It’s important to know that the majority of horse worming products currently on the market have one of two major classes of active ingredient – they are either avermectin (‘mectin’) based or benzimidazole (‘azole’) based. If you are currently using any wormer with an active ingredient ending in ‘...ectin’ then your rotational choices are limited to wormers that do not contain any actives ending in ‘..ectin’. This is regardless of the other active ingredients contained within the wormer. To make the correct choice you must change to a wormer with an active ending in ‘...azole’. There are other classes of active ingredient, but they are less commonly used and are generally used in combination with other actives to target specific parasites.

Follow the link to Caribu range of Wormers.


Product name

Active ingredient(s) (as of July 2013)

 

 

Panacur

Fenbendazole

Strategy-T

Oxfendazole and pyrantel

Equimec

Ivermectin

Equimax

Abamectin and praziquantel

Equest plus tape

Moxidectin and praziquantel

Ammo

Abamectin and morantel (like pyran

What are the types of worms that affect horses?

Small strongyles (cyathostomes): These are common and cause direct damage to the gut wall. The immature stages can encyst in the wall of the intestine for 1-2 months, and when they are released in spring, they can cause colic and diarrhoea. Resistance to anthelmintics (worming pastes) in these worms is becoming a serious problem.

Large strongyles: Some members of this group of worms invade the blood vessels supplying the intestines and can cause serious damage leading to colic, ill-thrift, diarrhoea and even death. Resistance is also increasing in this group.

Roundworms: These worms are generally only of significance in horses younger than 2 years. They can cause intestinal blockage, ill-thrift, diarrhoea, and even respiratory problems.

Pinworms: The most common sign of pinworm infection is tail-rubbing, due to the adult worms laying their eggs around the horse’s anus and causing irritation.

Tapeworms: These can cause colic, weight loss, diarrhoea, gut rupture and death. Their life cycle involves the orbatid mite that lives on pasture.

Bots: The adult bot is actually a fly that lays its eggs on the horse’s coat. These hatch into larvae and are ingested into the horse’s stomach, where they can cause ulceration and may even penetrate the wall of the stomach. Bots are extremely common in temperate climates.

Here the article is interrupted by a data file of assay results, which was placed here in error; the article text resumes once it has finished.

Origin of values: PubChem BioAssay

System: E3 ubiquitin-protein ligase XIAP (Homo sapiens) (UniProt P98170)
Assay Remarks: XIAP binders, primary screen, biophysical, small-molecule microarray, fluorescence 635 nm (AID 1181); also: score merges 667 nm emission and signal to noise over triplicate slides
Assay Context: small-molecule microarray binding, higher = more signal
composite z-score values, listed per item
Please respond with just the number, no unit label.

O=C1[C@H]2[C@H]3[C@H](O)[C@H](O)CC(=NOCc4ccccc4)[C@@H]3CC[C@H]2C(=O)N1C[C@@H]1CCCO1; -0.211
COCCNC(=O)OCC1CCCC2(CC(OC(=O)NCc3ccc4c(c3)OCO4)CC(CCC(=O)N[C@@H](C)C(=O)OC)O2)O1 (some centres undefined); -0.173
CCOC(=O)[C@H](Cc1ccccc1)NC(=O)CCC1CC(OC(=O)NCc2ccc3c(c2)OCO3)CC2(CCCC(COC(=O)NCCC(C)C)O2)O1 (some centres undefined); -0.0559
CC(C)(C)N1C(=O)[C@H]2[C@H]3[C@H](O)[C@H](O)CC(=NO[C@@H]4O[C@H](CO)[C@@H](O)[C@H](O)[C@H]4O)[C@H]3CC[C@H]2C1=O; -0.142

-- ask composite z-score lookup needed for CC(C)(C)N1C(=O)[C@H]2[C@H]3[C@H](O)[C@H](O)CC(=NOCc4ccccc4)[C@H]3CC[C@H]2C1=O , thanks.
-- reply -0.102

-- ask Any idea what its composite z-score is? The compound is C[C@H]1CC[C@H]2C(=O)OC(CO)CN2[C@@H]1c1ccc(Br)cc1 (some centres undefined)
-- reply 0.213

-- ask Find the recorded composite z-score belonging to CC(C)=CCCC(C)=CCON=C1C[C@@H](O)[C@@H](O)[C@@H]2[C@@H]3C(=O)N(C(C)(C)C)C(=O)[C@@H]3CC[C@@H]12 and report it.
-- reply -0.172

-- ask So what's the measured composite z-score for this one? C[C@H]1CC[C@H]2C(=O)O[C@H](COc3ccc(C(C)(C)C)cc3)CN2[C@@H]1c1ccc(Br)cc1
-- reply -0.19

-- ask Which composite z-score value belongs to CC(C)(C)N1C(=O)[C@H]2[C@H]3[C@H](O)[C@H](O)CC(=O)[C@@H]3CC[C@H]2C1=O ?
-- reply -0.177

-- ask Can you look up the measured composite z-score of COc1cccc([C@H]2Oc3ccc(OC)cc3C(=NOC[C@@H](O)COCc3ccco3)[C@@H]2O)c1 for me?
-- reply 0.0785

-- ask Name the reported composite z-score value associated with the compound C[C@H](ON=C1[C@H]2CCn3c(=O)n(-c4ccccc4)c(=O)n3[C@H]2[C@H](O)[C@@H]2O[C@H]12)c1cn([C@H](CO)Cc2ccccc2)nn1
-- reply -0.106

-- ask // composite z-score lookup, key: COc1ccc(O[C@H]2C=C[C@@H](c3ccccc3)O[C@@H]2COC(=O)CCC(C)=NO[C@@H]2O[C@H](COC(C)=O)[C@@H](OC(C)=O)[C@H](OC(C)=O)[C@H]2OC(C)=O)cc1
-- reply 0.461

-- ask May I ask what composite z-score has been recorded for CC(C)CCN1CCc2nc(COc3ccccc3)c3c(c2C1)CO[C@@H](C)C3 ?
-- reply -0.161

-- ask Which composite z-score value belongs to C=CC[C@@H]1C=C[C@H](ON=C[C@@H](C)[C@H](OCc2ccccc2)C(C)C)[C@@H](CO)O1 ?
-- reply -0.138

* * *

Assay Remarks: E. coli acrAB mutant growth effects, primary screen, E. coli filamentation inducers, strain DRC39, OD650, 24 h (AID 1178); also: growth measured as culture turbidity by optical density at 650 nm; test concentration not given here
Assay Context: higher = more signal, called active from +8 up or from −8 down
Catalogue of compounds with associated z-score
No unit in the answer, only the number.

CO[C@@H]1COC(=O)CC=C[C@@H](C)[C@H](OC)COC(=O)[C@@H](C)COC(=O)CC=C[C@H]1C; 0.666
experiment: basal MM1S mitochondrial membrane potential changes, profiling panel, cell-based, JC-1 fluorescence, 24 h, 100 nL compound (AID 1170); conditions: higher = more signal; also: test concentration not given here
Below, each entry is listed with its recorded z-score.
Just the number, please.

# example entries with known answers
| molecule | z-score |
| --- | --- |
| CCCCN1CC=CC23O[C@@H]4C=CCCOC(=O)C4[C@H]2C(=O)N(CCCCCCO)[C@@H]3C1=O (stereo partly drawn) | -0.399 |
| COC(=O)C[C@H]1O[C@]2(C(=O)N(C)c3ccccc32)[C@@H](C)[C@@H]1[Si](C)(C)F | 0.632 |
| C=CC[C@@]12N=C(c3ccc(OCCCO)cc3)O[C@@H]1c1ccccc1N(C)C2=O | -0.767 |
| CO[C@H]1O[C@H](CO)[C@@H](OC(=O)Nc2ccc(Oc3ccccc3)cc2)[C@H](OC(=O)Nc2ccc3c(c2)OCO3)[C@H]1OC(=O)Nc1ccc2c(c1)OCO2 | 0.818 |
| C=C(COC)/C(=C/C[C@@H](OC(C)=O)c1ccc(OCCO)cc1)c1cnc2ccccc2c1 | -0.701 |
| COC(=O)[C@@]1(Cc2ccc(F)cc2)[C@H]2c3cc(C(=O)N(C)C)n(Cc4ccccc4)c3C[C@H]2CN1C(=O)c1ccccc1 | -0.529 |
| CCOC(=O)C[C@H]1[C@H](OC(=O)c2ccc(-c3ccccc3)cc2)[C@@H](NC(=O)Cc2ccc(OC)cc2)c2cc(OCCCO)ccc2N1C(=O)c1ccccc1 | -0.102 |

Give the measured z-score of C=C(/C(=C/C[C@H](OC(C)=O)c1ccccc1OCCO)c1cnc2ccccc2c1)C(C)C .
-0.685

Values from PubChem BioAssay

To find out more about getting Faecal Worm Egg Counts done and other good horse worming info visit - http://www.dpi.nsw.gov.au/Worm-control-in-horses.pdf 

Please use this article as an information guide only. Please consult your vet for more specific advice for your situation or if you are concerned that your wormer is not as effective as it should be.

 

 

 

Comments on Horse Worming - New Thinking & Approach

Wendy Friday, September 16, 2016 01:07 PM
It Helps if you pick up manure or encourage native moorhens (redbills)... they are really good at scattering the manure and hence destroying the micro-environment for worms. Note... they seem to do this mostly in winter / cooler months.... so when they stop it needs to be collected. Also rotate paddock use , allowing other paddocks recovery time.... PASTURE MANAGEMENT is a useful tool.
ROSE CHARLTON Thursday, January 21, 2016 08:49 AM
I commenced my two horses on a Diatomaceous Earth worming programme 7 months ago ( mixed daily in feed) and the results are incredible, with fecal egg counts at zero. As a 'natural' based product there is not an issue with resistance.
debbie Tuesday, May 6, 2014 09:39 PM
Has any one heard of using blue stone to worm horses i think it may be the Pat Colby way?
Sharon Tuesday, December 31, 2013 08:49 AM
I think 2014 will need to be a azole year for my horses. Thanks fir giving me an easy way to remember to rotate!
Carolyn Monday, August 19, 2013 02:44 PM
Spoken to our vet just last week about worming he recommeded the same.
Elly Friday, August 16, 2013 02:59 AM
Very well written article
Kaytee Thursday, August 8, 2013 02:15 PM
This is interesting!!


Share your suggestions & experiences on this article.

Please dont post general questions. If you have a question please use this link

Your Name: *
Comments: *
Please Note: HTML Markup will be automatically removed.
The ability to post urls has been disabled by the site administrator.
*
Type the characters you see in the picture:

*